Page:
04/16/2004 12:00AM

Waller a successful pioneer with Tanrackin homebreds

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Wilhelmine Waller, among the first breeders to support New York's breeding and racing program when it was launched in the early 1970's, died April 7 at the age of 90.

Waller, whose late husband was trainer Thomas Waller, owned Tanrackin Farm in Bedford Hills, N.Y. She bred more than a dozen New York-bred stakes winners, and many of those winners carried Waller's Tanrackin Farm silks.

Waller's grandparents owned Tanrackin in the 19th century, and their interest in Thoroughbreds was passed on to their granddaughter. Waller bred her first stakes winner, steeplechaser Gramatam, in the early 1960's, and he became one of the most successful jumpers on the New York Racing Association circuit.

Waller's first homebred stakes winner on the flat was Without Warning, the winner of the 1965 New York Breeders' Futurity at Finger Lakes. Without Warning went on to win four stakes for Waller, and his half-brother Top of the Ladder, also bred by Waller, captured the 1973 Breeders' Futurity for Tanrackin Farm.

In 1969, Waller's homebred Wings of Morning - sired by her homebred Billings stallion Mustato and out of Gramatam's half-sister Wings of Egypt - set a Finger Lakes track record in the Rochester Handicap under top weight of 127 pounds. Two years later, Wings of Morning's full brother Swift Wings won the New York Breeders' Derby for Waller.

In the early 1970's, with the inception of the New York Breeding and Racing Program, Waller and her husband began campaigning their New York homebreds under the name of Tanrackin Farm. The Wallers' homebred stakes winners included Catch the Moon ($241,142 in earnings), Her Favorite ($238,415), Mighty Wonder ($201,168), Restless Feet ($172,802), and Wandering Cloud ($141,308).

Tanrackin Farm, in addition to standing stallions Poison Ivory and Thin Slice and lodging broodmares, was the retirement home for the first New York-bred millionaire, multiple Grade 1 winner Win ($1,407,210). Win lived at Tanrackin following his retirement as a 9-year-old in 1989 until his death in March 2002.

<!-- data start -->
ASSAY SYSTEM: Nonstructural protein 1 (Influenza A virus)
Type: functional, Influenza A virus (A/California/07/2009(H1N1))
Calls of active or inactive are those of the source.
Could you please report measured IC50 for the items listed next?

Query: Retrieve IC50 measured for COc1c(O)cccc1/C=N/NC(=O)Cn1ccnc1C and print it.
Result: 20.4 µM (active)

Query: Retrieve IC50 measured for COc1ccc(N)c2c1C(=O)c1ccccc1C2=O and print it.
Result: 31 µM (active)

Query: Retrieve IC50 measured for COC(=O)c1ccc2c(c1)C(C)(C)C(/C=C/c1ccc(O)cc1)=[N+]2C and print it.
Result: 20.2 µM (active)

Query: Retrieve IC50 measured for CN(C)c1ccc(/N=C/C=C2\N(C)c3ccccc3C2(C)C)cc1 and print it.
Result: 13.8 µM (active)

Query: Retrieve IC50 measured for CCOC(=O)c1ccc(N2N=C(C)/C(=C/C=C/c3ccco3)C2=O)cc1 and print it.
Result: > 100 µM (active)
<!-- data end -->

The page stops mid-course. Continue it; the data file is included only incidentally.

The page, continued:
Waller, the president of the now-defunct Eastern New York Thoroughbred Breeders Association in 1966, also served as president of the Bedford Garden Club and the Garden Club of America and was a member of St. Matthew's Church in Bedford Hills. A memorial service was held at St. Matthew's on Thursday. In lieu of flowers, contributions can be sent to the Bedford Hills Historical Society, Bedford Hills, N.Y. 10506, or to the Garden Club of America.

Distorted Humor colt tops New Yorkers at sale

Five New York-bred 2-year-olds sold for a total of $845,000 at last Tuesday's Keeneland sale.

The New York-bred sales topper - Hip No. 76 - sold for $350,000 to B. Wayne Hughes, the owner of last year's champion 2-year-old male, Action This Day. The Distorted Humor colt, named Kate's Humor, is a May foal and out of the Apalachee mare Dave's Kate. The colt, who was consigned by William B. Harrigan, agent, is a half-brother to Elvi Gamble, a multiple stakes winner and a track record holder at Gulfstream Park.

Bred by Iiannis Dinos, the colt was foaled at Lewis Lakin and Becky Thomas's Lakland North. He sold for $170,000 - the highest price for a colt - at Fasig Tipton's preferred sale at Saratoga last August.

A half-brother to Kentucky Derby contender Read the Footnotes - Hip No. 45 - did not sell when he failed to meet his reserve and was an RNA at $375,000. The Stravinsky colt, a May foal, was previously withdrawn from Fasig-Tipton's Calder sale in February.

Catienus has first-out winner

Freshman sire Catienus, who arrived in New York last fall to stand the 2004 breeding season at Highcliff Farm in Delanson, was represented by his first winner from his first starter when Lisa's Cat won a maiden race at Keeneland on April 8.

Catienus, a stakes-winning son of Storm Cat, stands at Carl Lizza Jr. and Joseph Bartone's Highcliff Farm for $3,500 to approved mares only. Ken and Sarah Ramsey, the owners and breeders of Lisa's Cat, own Catienus.

Lisa's Cat is the first offspring produced from Hillary Step, who is by Chimes Band and is among five runners, all winners, produced from a New York-bred stakes winner, Cadillac Women ($319,270), who finished third in the 1991 Breeders' Cup Juvenile Fillies.